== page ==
10 February 2010

The Internist

Soon after the ER doctor gave me his diagnosis of pulmonary embolism, he informed me that I was being admitted to the hospital so they can monitor and dissolve the clots and administer more tests. Another doctor was taking over my case. He wished me well and left.

A while later, a tall, stoic, man in his 40's, wearing a crisp white coat, walked in with even, measured strides, carrying all the authority of a 5-star general. He introduced himself as Dr. Z, the Internist assigned to my case. My GP did not have a hospital practice and, therefore couldn't look after me while in the hospital (how bureaucratic is that?). Great! More strangers to poke and prod at me (and another person for whom to repeat for the the umpteenth time, the events that led me to the ER that day).

Now, using the word "stoic" to describe Dr. Z is quite the understatement. If Spock and Ripley (from Aliens) had a love child, it would be Dr. Z. Let's just say that he did not radiate warmth of any sort, but rather he was stiff, authoritative, measured, and very "business-like"-- in that 60's TV show doctor sort of way. This was the man who "delivered the news."

After we discussed my pulmonary embolism and the protocol for treatment to dissolve the clot(s), he told me that my surgeon had sent the biopsy results to the hospital for review by my medical team (of which now Dr. Z's in charge). Dr. Z then asked me whether I wanted to know the biopsy results (Uhm no...I don't want the answer to something that's been preying on my mind every waking hour for the past week...) Of course I did!


He stood there, towering over me with his arms folded. "It's not good," he said robotically. Gulp...."Cancer?" I asked. "Yes. And it's bad," he replied. Now, even though I'd been thinking "cancer" since I heard the word biopsy, there was always a tiny glimmer of hope that it wasn't. And hearing that it was indeed cancer from a doctor sure was another thing. It was official! A sentence had been pronounced and a gavel had been struck. Cancer! It felt like someone had taken a baseball bat and swung it at me. Every other word I heard (though the good doctor never said it) was "dead." I'm dead. What cancer was this that was going to kill me? With guillotine precision, Dr. Z enunciated: Stage 4, non-Hodgkins Lymphoma.

Whatever did that mean? Why is it a Stage 4 rather than a 2 or a 3? Lymphoma, I'd heard of before, but did not know the specifics. And I certainly wasn't aware of stages. None of those words meant anything to me. All I kept thinking was that I'm dead. And, for the life of me, I couldn't articulate the questions that were milling about my head, except one: "Is it curable?" The cancer had apparently wreaked havoc in my lymphatic system, as well as my chest, pelvic, and abdominal areas. So no, it was not curable, but that it was "stoppable." That did not make sense! What stuck was that it was not curable and that it was everywhere in my body. (There went my head rolling off the guillotine!). I'm dead!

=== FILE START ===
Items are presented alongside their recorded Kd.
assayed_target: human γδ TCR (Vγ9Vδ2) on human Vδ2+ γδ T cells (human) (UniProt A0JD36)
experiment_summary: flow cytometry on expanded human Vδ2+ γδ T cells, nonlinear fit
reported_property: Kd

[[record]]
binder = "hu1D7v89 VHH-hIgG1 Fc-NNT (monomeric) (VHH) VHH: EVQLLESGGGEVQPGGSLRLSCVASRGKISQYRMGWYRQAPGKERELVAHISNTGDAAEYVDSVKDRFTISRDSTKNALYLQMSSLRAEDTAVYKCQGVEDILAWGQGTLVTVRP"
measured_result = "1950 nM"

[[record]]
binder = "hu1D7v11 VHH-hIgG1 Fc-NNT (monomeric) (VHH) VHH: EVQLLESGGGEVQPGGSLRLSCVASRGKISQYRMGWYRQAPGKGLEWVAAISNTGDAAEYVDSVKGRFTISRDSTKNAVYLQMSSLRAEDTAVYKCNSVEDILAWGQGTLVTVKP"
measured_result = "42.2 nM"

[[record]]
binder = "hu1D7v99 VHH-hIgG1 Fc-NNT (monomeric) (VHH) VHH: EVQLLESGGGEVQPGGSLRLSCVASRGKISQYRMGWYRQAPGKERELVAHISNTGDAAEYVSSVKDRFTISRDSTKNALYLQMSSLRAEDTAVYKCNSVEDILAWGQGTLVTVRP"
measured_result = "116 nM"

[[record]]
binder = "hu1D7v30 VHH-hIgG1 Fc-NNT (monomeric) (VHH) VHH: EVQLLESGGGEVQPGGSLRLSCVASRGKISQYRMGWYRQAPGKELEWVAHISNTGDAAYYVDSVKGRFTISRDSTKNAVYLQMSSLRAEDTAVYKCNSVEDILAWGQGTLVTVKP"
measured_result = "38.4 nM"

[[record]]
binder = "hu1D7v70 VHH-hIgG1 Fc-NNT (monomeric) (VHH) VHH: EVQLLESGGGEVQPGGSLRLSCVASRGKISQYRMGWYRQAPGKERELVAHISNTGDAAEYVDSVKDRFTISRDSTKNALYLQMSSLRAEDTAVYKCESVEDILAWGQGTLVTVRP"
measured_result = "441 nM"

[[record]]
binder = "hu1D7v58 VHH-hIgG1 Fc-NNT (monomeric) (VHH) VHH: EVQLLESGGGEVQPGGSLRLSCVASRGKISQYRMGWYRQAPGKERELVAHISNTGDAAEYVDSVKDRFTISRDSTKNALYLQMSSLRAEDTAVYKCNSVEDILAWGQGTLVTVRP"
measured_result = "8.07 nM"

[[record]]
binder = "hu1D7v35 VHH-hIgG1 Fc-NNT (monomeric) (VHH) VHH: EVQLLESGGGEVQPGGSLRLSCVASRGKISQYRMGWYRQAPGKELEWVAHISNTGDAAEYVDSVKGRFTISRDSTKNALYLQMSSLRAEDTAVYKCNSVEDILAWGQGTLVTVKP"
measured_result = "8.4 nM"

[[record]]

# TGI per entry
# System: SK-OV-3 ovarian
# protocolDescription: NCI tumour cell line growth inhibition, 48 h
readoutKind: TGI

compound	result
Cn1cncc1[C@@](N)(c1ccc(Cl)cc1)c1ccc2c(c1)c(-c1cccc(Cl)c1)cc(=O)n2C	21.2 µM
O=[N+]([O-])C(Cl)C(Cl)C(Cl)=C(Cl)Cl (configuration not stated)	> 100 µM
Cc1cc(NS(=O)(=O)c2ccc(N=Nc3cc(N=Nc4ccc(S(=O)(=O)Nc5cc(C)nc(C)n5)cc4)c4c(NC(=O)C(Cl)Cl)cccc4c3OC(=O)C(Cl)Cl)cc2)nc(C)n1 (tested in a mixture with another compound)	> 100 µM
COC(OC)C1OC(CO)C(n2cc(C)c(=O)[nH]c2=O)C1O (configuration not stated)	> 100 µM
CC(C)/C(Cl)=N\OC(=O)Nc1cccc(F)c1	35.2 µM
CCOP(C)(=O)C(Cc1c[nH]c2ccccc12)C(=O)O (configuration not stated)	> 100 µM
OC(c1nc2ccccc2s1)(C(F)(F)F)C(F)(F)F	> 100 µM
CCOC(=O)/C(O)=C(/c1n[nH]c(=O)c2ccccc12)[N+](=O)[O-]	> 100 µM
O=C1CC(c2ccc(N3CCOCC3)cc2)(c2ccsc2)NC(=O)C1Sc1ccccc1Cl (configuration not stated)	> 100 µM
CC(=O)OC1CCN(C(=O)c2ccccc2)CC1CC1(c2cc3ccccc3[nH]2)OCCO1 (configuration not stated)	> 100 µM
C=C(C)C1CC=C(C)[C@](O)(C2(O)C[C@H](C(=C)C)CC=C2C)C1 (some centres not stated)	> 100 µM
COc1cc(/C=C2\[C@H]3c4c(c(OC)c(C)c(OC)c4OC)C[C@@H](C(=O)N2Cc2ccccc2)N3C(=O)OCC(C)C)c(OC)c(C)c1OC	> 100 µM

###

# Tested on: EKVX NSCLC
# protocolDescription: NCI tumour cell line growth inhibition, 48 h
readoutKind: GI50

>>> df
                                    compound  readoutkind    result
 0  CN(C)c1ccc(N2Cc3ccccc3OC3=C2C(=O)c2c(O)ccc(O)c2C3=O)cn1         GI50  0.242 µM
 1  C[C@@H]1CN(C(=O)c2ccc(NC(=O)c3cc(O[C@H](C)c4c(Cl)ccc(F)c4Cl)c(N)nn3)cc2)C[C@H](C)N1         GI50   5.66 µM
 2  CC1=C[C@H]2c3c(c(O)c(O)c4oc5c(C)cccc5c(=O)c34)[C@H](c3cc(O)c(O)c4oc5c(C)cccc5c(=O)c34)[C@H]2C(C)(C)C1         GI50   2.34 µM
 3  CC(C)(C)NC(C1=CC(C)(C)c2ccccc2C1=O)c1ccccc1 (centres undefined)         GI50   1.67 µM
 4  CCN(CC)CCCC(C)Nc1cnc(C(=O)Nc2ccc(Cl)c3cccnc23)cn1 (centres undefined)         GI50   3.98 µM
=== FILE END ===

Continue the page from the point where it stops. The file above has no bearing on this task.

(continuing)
You'd think at a time like that the whole world would have gone black. Instead, everything seemed to slow to a stop, then turned gray, quiet, and cold. I should have been screaming or crying or something. But I was dumbfounded. All I could do was stare at the unblinking, almost blank eyes Spock's love child, trying to find life, hope, or even warmth. I'd like to have heard an "I'm sorry" or something to that effect. But nothing. He just stood there. Unmoved by what should have been my violently shivering body and frightened eyes, Dr. Z continued, in his his well-cadenced speech, to say that I was going to meet his chosen oncologist the next day to discuss the cancer further, as well as the suitable course of treatment. The oncologist would be in a better position to answer any more questions I had. He bade me "good night" and walked out of the room in perfect stride. That was February 25, 2009.

From where I stand now, I think that the Internist did me a big favor by being the way he was: calm, cold, and calculated. Because if he had shown me even an ounce of sympathy (or even blinked!), I would have fallen apart in his arms completely and probably would not have been able to keep it together for everything that was to follow. Looking back from a year's distance, I can see how important it was that I did not fall apart at the hospital and the very important part that Dr. Z played in that. So, thank you Dr. Z, for your cold comfort. Live long and prosper!


Karen said...

Yes, I have met a few of those "Dr. Z.'s" along the way myself! I remember the tears that fell after the cold doctor - or nurse, or technician - left my room. I like your perspective on it: That if the doctor had been more human-like, or more empathetic, you would have probably caved.

Fortunately, my oncologist is one of the warmest people I have met. Very competent, but she never forgets to hug me before I leave her office. Now that I'm 4 years post diagnosis, she's more of a friend than a physician to me.

Congratulations on your first year! Wishing you many, many more! :)

ce_squared said...

Thanks, Karen! During my recent battle with cancer (and the events leading up to its diagnosis), Dr. Z was an anomaly more than anything. Hence the post about him. Almost any other doctor I had encountered in the past year had some ounce -- if not a lot-- of humanity in them. :-)

I like that you're now friends with your oncologist.


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